When we think of Diamond Foods we think of nuts, edible nuts. Diamond's two main brands are Diamond and Emerald. It produces all kinds of nut products for cooking and eating. Among them are almonds, Brazil nuts, hazelnuts, pecans, pine nuts and peanuts. The product line also includes microwave popcorn and potato chips.
Let's look at America Movil's spectacular growth. The company's markets are primarily in Latin America. American Movil controls 74% of wireless service in Mexico under its Telcel brand, which has 60 million subscribers. Brazil is second with 45 million subscribers. It also is the largest provider in the Caribbean with four million users.
Much has been written about rare earth metals. They are used in electronics, batteries and specialized magnets. China controls more than 90% of rare earth production and has put a ban on exports of the minerals.
The largest miner of rare earths outside China is Molycorp (MCP), a U.S.-based company. The company mines lanthanide and molydenum. Lanthanides include cerium, lanthanum and yttrium. These exotic elements are used in cell phones, computers, X-ray film and TV glass.
Fourth quarter GDP ended on a uptrend, coming in at 3.1%. The state of the economy was healthy and it looked like growth would continue to match or exceed Q4. Based on that scenario, Bank of America (BAC) analyst Ethan Harris, forecast first-quarter 2011 GDP to come in at 3.3%.
But in the few short months of 2011, the world is getting turned upside down. The conflict in Libya has cut OPEC oil production and sent oil prices skyrocketing. In turn, the price of gasoline is nearing $4.00 per gallon. And food processors are raising prices due to higher raw commodity prices. These two factors have put a dent in the household budget.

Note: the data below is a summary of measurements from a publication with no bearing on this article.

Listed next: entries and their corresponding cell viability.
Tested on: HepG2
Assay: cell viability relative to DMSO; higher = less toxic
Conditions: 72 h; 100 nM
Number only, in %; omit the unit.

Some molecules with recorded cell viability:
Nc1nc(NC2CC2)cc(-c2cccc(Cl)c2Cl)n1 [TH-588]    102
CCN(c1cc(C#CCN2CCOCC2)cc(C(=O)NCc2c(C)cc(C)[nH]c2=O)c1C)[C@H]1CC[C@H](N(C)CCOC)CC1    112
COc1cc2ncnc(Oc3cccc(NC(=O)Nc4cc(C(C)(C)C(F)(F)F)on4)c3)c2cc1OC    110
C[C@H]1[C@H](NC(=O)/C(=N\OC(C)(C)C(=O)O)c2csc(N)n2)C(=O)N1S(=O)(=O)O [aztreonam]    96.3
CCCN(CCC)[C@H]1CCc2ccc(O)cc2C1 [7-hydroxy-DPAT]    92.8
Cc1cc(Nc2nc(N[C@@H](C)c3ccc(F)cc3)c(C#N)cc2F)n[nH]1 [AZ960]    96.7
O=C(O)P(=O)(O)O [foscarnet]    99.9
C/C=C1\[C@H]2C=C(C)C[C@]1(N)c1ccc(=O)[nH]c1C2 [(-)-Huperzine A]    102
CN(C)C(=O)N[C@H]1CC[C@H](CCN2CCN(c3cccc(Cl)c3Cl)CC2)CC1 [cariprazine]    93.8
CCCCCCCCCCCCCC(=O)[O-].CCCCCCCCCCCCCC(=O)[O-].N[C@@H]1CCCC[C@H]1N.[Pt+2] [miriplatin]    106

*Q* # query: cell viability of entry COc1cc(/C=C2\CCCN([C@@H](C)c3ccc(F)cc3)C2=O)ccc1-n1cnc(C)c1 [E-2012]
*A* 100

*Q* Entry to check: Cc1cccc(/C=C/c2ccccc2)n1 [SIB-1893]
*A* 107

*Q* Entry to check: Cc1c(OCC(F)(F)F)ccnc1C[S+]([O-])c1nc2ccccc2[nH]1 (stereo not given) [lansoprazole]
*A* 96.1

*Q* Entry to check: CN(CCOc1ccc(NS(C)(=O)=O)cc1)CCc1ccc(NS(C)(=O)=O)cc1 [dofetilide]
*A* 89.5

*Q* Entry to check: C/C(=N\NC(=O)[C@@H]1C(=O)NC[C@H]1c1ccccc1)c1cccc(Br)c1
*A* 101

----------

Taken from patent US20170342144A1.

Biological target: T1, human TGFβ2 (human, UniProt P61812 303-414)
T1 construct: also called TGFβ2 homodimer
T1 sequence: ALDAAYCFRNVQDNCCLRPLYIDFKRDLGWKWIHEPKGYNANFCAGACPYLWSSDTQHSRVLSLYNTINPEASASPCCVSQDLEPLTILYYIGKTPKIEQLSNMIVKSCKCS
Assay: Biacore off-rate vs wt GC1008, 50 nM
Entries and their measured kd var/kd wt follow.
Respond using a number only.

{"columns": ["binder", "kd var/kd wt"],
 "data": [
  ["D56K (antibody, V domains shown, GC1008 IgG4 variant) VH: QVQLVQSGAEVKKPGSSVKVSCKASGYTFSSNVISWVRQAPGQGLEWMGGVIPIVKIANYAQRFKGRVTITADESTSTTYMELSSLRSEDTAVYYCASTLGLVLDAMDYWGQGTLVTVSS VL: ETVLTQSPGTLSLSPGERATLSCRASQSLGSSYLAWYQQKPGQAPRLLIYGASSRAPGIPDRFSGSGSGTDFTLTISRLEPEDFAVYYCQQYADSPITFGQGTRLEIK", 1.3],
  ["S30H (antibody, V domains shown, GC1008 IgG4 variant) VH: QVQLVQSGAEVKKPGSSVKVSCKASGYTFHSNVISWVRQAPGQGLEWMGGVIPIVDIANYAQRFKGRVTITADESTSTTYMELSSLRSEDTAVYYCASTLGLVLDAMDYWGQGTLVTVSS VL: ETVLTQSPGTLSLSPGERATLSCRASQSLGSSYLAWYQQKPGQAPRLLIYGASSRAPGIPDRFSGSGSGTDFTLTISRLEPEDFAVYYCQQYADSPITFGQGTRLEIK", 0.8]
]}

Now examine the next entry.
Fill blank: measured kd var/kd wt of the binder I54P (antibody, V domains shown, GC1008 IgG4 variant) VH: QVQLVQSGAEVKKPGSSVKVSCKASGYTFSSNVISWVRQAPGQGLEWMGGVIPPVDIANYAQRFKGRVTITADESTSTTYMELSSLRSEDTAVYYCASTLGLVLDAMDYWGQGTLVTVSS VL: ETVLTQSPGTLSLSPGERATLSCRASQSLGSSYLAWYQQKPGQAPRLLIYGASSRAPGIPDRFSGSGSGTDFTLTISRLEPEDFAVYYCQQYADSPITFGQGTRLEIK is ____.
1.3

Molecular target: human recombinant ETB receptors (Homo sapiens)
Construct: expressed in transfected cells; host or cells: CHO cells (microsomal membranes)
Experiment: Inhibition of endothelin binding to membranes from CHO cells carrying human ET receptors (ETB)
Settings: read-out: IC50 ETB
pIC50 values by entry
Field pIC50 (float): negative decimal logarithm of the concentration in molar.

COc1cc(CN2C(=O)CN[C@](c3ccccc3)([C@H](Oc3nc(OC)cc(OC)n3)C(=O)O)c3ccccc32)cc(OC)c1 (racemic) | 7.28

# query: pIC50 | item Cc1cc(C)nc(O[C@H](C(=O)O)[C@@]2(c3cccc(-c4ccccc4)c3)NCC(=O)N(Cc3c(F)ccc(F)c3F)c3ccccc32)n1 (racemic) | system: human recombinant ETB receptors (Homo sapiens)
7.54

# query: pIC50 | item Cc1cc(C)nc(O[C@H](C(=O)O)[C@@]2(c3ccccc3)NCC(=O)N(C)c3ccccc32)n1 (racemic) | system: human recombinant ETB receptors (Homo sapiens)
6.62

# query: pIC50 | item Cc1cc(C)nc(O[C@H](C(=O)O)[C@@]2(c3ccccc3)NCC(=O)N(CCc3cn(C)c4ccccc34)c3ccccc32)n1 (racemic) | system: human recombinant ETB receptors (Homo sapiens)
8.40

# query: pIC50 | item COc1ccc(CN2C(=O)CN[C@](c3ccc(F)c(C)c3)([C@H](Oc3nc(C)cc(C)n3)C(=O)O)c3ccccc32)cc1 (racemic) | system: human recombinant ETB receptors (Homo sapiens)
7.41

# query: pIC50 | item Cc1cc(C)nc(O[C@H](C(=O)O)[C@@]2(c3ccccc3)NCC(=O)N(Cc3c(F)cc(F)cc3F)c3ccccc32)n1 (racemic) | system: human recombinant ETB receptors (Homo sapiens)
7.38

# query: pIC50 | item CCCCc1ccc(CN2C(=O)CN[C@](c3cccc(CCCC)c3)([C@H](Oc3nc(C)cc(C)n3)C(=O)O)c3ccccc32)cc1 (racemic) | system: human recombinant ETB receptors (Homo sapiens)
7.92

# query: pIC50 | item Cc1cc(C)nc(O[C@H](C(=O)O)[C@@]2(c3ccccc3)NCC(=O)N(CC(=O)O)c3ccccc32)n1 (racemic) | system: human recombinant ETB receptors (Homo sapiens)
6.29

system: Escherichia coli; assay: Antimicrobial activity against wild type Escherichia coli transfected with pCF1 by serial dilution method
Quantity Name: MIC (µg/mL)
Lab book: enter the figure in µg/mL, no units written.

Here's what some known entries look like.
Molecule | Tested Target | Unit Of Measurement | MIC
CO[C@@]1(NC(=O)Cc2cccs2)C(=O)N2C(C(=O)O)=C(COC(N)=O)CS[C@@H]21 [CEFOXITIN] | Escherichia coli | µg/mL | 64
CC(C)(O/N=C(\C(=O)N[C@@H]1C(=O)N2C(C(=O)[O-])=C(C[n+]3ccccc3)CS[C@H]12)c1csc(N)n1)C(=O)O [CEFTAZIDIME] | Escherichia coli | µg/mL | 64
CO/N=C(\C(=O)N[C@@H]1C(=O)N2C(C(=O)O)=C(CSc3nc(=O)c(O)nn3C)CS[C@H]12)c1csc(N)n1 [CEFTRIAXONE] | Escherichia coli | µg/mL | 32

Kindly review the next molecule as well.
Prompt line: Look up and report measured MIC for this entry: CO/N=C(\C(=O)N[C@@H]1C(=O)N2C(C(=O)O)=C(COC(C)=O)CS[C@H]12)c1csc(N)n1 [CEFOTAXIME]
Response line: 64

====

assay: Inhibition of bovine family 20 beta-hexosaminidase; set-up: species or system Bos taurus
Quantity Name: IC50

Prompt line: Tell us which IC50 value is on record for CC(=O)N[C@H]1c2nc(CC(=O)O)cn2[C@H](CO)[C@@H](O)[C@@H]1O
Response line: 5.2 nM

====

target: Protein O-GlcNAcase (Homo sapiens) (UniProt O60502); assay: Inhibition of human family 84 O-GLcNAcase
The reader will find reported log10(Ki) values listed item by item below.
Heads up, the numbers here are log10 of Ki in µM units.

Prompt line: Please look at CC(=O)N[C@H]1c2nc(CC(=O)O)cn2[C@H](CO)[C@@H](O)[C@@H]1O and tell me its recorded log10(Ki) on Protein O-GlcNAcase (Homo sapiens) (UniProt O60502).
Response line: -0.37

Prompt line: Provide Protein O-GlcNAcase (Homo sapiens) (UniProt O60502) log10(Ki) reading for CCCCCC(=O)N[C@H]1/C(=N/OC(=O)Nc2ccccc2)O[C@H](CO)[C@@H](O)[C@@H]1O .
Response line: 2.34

Texas Instruments is a market leader in digital signal processors (DSP)s. DSPs are found in wireless phones, DVD players, automotive systems and computer modems. They also make logic chips, microprocessors, microcontrollers, display components and calculators.
National Semiconductor offers a variety of integrated circuits (IC)s, especially analog and mixed signal chips. The analog chips transform physical information -- light, sound, pressure and radio waves into data that a computer can use. National's chips are in a host of wireless communications, networking, medical, solar, automotive and industrial applications.
Here's an interesting story, which speaks volumes about the psychological dynamic of the markets. On Friday the United States Department of Agriculture (USDA) will report on end-of-season inventories, often called 'ending stocks.' Traders are getting word the report may show inventories are lower-than-usual. Against that backdrop, as a trader you certainly don't want to take a short position. So what to do? You buy, of course.
Monday's buying drove corn prices to a record high of $7.6025 per bushel, up 24.25 cents, as reported in the Wall Street Journal. Country Hedging, a brokerage firm, said: "Federal forecasters could drop the projection to less than 500 million bushels from last month's 675 million. This is a 15 year low."
Here are the stats:
- OPEC production fell 411,000 barrels per day to 29,343 million bpd.
- Libya's production fell 343,000 barrels per day, from 1,396,000 bpd.
- Nigeria fell 107,000 barrels per day due to Royal Dutch (RDS) Oil maintenance.
Here's the real kicker. OPEC's seaborne exports are expected to fall by 530,000 barrels per day in the next four weeks.
Not only is it difficult to find out who owns a stake in Facebook, it is equally difficult to ascertain the value of the company. The numbers keep going up and up. For example, Microsoft (MSFT) invested $240 million when the company was valued at $15 billion.